Wuthering Heights (The Witherns, near Haworth) 1942
Oil on Panel
43 x 51 cm
Signed and Dated 'L.S. LOWRY 1942' (lower left)
with The Lefevre Gallery, London
Professor H.B. Maitland
Mrs. M.C. Dickie, his daughter
Anonymous sale; Christie's, London, 11 June 1976, lot 108a (£950 to Waring)
with Crane Kalman Gallery, London
Anonymous sale; Christie's, London, 4 November 1983, lot 180
Private Collection, U.K.
Sheffield, Graves Art Gallery, The Works of L.S. Lowry, 15 September - 14 October 1962, cat.no.33 (where lent by Professor H.B. Maitland as 'The Withens, near Haworth')
Edinburgh, Scottish Arts Council, Lowry, 1977, cat.no.27 (where lent by Crane Kalman Gallery as 'The Witherns, near Hawarth')
Accrington, Haworth Art Gallery, Paintings and drawings by L.S. Lowry R.A., 4 - 30 September 1979, cat.no.47
Interestingly, Professor H.B. Maitland lent 8 further works by L.S. Lowry to the Sheffield exhibition in 1962.
For Lowry, nature offers no sanctuary, nowhere to shelter unless it be a solitary farmhouse locked into the bleak empty landscape. (Michael Howard, Lowry: A Visionary Artist, Lowry Press, 2000, p.220)
As the title suggests, the landscape that provided the inspiration for the present work was a place called the Witherns, near Haworth, West Yorkshire. This location has become intimately tied with the Brontë sisters who were born and brought up in the village of Haworth in the mid-nineteenth century. It is thought that the derelict farmhouse at Top Witherns was the inspiration for Emily BrontësWuthering Heights.
In Elizabeth Gaskells biography of Charlotte Brontë, she expressively describes the isolated situation of Haworth village in the first chapter - Right before the traveller on this road rises Haworth village; he can see it for two miles before he arrives, for it is situated on the side of a pretty steep hill, with a background of dun and purple moors, rising and sweeping away yet higher than the church, which is built at the very summit of the long narrow street. All round the horizon there is this same line of sinuous wave-like hills; the scoops into which they fall only revealing other hills beyond, of similar colour and shape, crowned with wild, bleak moors--grand, from the ideas of solitude and loneliness which they suggest, or oppressive from the feeling which they give of being pent-up by some monotonous and illimitable barrier, according to the mood of mind in which the spectator may be.
For a short distance the road appears to turn away from Haworth, as it winds round the base of the shoulder of a hill; but then it crosses a bridge over the "beck," and the ascent through the village begins.
The moors offered to Lowry a subject that was the complete antithesis to the hustle and bustle of life at his home in Pendlebury, Manchester. As Michael Howard has written,The slow rhythms of geological time contrast sharply with the ephemeral shapes of the modern city (Op.Cit., p.217). Although the cityscapes produced by Lowry are often invested with a feeling of isolation and exclusion, these feelings are perhaps more overtly felt or enhanced by the monumental landscapes devoid of human activity that he was able to produce on is trips to the moors. These rural paintings are conceived in quite a different mode to their urban counterparts and it is as if all possible human element is suppressed to the bear minimum in order to create a landscape that is both meditative and somewhat oppressive in its overwhelming bleakness. In all England, I do not believe that I could have fixed on a situation so completely removed from the stir of society. (Emily Brontë, Wuthering Heights, Chapter 1.) Lowry is often characterised as a bit of a loner and outsider, and it is perhaps through his rural landscapes such as the present lot that the viewer is most able to sense his absolute isolation from the socialised world. Indeed,Wuthering Heights (The Witherns, near Haworth) may indeed be understood as a symbolic expression of his innermost feelings at the time. The death of his mother in 1939 had had a devastating effect on Lowry and in 1948 his house in Pendlebury where he had lived with his mother was in such a state that it was repossessed by his landlord, forcing him to move to Mottram, a village to the east of Manchester, on the edge of the Pennines.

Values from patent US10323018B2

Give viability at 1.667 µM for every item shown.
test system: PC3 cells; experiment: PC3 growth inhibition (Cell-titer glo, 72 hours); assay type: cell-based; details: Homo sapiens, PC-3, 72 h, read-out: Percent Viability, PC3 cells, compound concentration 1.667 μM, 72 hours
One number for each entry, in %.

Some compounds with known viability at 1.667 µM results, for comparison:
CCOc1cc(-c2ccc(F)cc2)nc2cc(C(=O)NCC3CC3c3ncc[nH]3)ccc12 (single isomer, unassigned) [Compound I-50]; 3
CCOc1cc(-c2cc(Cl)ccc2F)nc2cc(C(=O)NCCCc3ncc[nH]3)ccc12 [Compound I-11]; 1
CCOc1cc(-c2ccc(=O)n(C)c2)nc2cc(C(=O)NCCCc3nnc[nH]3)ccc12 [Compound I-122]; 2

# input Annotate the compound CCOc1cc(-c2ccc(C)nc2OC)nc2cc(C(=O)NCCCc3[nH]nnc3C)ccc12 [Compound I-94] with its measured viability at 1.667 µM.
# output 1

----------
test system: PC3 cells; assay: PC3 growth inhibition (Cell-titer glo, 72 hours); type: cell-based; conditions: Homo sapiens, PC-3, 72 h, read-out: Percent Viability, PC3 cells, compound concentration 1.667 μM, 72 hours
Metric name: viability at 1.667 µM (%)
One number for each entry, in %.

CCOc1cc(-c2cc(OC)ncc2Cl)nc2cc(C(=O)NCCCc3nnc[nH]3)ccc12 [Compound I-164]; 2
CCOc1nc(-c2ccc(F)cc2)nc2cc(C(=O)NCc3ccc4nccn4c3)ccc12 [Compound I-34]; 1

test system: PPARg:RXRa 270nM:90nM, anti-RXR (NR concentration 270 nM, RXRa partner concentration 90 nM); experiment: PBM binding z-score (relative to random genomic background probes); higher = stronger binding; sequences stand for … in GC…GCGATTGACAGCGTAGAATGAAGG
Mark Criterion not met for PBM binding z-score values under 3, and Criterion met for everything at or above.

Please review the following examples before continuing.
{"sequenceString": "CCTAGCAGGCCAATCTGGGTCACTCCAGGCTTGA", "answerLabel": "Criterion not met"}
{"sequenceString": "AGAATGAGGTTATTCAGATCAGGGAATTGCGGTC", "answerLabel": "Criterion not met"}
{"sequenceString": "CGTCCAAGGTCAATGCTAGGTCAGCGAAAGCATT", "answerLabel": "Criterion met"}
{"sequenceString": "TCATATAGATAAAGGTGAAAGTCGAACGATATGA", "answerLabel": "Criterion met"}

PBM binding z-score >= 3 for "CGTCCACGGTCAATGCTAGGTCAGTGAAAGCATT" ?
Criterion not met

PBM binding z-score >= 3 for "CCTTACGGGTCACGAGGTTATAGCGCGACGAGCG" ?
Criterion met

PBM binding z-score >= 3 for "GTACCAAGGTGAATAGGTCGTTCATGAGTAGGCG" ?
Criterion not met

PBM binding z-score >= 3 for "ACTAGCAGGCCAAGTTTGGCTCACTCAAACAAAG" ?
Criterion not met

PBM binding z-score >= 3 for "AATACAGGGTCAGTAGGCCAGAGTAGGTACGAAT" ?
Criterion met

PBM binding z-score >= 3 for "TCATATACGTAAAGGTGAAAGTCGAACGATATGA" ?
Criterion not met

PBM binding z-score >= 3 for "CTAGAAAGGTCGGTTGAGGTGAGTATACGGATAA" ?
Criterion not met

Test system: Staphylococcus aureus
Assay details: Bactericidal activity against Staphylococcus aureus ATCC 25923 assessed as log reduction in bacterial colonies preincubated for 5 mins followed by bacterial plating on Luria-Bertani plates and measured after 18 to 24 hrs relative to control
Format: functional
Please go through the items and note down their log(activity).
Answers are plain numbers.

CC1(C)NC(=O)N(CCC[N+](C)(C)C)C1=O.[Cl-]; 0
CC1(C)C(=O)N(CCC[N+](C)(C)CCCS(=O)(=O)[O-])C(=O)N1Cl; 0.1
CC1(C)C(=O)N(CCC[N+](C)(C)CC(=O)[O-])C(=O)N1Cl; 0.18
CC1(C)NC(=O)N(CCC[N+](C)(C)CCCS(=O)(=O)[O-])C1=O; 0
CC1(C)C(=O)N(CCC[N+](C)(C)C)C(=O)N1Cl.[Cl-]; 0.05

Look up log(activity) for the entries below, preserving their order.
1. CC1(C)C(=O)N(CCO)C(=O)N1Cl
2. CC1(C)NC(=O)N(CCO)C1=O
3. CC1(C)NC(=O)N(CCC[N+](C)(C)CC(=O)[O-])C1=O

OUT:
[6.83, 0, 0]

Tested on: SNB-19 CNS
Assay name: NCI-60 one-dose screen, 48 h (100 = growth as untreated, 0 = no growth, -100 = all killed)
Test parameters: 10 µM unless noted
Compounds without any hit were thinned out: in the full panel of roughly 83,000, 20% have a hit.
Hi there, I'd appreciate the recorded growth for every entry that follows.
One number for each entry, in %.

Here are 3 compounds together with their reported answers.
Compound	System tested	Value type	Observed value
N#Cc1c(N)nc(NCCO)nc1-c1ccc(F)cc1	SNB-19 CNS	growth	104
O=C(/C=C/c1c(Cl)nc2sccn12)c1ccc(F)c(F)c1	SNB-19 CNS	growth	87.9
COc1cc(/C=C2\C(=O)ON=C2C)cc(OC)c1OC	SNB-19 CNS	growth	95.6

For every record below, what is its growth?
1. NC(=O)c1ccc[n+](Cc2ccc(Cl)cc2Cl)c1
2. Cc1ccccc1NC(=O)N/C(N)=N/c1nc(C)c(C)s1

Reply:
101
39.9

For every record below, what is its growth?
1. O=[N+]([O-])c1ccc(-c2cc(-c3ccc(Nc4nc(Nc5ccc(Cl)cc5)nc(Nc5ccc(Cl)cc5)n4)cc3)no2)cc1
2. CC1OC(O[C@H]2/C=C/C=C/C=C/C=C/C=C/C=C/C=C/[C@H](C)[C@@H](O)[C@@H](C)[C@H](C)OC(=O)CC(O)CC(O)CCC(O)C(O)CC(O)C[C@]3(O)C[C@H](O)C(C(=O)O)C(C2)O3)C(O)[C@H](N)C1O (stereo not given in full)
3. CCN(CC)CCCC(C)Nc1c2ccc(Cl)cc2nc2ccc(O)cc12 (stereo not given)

It seems clear that his most effective mature landscapes are those that, even though empty of any sign of human activity, are nevertheless invested with human presence and meaning. They exude a sense of heaviness, an oppressive, catatonic stillness that comes close the sublime landscapes of the late eighteenth and early nineteenth-century Romantic painters. The geological irregularities of the vista are rounded into regularised, suggestive contours and the natural landscape is reorganised into a series of simple rhythmic patterns, reductive in both colour and line. There is no attempt to catalogue the shifting effects of the weather or light, and rarely do we see tractors or cars, or any other signs of the incidental activity that are the mark of a working landscape. These are in effect timeless landscapes, imbued with a cold light that appears to emanate from the canvas itself. (Michael Howard, Op.Cit., p. 213)